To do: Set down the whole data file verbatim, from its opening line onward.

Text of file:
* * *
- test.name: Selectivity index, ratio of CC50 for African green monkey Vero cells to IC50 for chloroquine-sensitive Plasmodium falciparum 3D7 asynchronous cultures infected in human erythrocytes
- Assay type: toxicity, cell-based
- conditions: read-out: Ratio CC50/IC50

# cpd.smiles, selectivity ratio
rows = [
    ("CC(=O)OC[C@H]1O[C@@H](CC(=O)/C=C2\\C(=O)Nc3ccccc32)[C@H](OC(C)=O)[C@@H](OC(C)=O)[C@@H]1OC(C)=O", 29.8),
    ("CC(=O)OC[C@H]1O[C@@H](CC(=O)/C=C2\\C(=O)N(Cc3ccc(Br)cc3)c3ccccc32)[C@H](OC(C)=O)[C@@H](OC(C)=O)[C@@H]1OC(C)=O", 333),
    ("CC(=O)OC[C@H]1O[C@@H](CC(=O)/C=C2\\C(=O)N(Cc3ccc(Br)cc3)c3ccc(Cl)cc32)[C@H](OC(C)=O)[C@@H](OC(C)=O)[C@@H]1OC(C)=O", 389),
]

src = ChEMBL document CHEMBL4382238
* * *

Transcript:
- test.name: Selectivity index, ratio of CC50 for African green monkey Vero cells to IC50 for chloroquine-sensitive Plasmodium falciparum 3D7 asynchronous cultures infected in human erythrocytes
- Assay type: toxicity, cell-based
- conditions: read-out: Ratio CC50/IC50

# cpd.smiles, selectivity ratio
rows = [
    ("CC(=O)OC[C@H]1O[C@@H](CC(=O)/C=C2\\C(=O)Nc3ccccc32)[C@H](OC(C)=O)[C@@H](OC(C)=O)[C@@H]1OC(C)=O", 29.8),
    ("CC(=O)OC[C@H]1O[C@@H](CC(=O)/C=C2\\C(=O)N(Cc3ccc(Br)cc3)c3ccccc32)[C@H](OC(C)=O)[C@@H](OC(C)=O)[C@@H]1OC(C)=O", 333),
    ("CC(=O)OC[C@H]1O[C@@H](CC(=O)/C=C2\\C(=O)N(Cc3ccc(Br)cc3)c3ccc(Cl)cc32)[C@H](OC(C)=O)[C@@H](OC(C)=O)[C@@H]1OC(C)=O", 389),
]

src = ChEMBL document CHEMBL4382238